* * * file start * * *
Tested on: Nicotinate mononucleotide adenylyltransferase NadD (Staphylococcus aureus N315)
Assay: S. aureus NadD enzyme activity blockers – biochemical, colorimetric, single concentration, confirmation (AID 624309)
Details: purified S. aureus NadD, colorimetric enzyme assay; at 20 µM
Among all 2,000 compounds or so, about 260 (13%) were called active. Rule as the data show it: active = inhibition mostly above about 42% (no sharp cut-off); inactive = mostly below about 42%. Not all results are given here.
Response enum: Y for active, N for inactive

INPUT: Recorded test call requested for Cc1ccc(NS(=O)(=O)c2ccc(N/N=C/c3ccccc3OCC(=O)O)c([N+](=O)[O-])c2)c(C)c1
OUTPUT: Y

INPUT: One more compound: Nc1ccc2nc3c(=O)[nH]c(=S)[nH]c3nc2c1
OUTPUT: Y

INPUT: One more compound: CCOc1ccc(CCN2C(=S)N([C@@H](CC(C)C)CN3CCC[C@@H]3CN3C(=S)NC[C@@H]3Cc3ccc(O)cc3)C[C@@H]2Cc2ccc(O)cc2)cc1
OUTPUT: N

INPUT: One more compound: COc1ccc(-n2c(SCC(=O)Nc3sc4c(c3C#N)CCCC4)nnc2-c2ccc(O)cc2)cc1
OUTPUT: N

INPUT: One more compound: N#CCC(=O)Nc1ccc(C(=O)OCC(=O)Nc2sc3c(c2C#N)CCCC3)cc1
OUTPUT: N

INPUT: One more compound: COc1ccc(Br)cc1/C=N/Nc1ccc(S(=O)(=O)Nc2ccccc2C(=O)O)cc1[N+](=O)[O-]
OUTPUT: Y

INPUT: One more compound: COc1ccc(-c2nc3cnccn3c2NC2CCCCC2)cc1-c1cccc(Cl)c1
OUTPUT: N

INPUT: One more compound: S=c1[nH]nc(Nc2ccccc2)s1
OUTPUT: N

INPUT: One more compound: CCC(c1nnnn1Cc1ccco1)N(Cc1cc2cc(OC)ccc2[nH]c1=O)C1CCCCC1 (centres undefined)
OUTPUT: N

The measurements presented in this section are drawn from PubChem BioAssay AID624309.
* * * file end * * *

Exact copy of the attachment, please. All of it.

Tested on: Nicotinate mononucleotide adenylyltransferase NadD (Staphylococcus aureus N315)
Assay: S. aureus NadD enzyme activity blockers – biochemical, colorimetric, single concentration, confirmation (AID 624309)
Details: purified S. aureus NadD, colorimetric enzyme assay; at 20 µM
Among all 2,000 compounds or so, about 260 (13%) were called active. Rule as the data show it: active = inhibition mostly above about 42% (no sharp cut-off); inactive = mostly below about 42%. Not all results are given here.
Response enum: Y for active, N for inactive

INPUT: Recorded test call requested for Cc1ccc(NS(=O)(=O)c2ccc(N/N=C/c3ccccc3OCC(=O)O)c([N+](=O)[O-])c2)c(C)c1
OUTPUT: Y

INPUT: One more compound: Nc1ccc2nc3c(=O)[nH]c(=S)[nH]c3nc2c1
OUTPUT: Y

INPUT: One more compound: CCOc1ccc(CCN2C(=S)N([C@@H](CC(C)C)CN3CCC[C@@H]3CN3C(=S)NC[C@@H]3Cc3ccc(O)cc3)C[C@@H]2Cc2ccc(O)cc2)cc1
OUTPUT: N

INPUT: One more compound: COc1ccc(-n2c(SCC(=O)Nc3sc4c(c3C#N)CCCC4)nnc2-c2ccc(O)cc2)cc1
OUTPUT: N

INPUT: One more compound: N#CCC(=O)Nc1ccc(C(=O)OCC(=O)Nc2sc3c(c2C#N)CCCC3)cc1
OUTPUT: N

INPUT: One more compound: COc1ccc(Br)cc1/C=N/Nc1ccc(S(=O)(=O)Nc2ccccc2C(=O)O)cc1[N+](=O)[O-]
OUTPUT: Y

INPUT: One more compound: COc1ccc(-c2nc3cnccn3c2NC2CCCCC2)cc1-c1cccc(Cl)c1
OUTPUT: N

INPUT: One more compound: S=c1[nH]nc(Nc2ccccc2)s1
OUTPUT: N

INPUT: One more compound: CCC(c1nnnn1Cc1ccco1)N(Cc1cc2cc(OC)ccc2[nH]c1=O)C1CCCCC1 (centres undefined)
OUTPUT: N

The measurements presented in this section are drawn from PubChem BioAssay AID624309.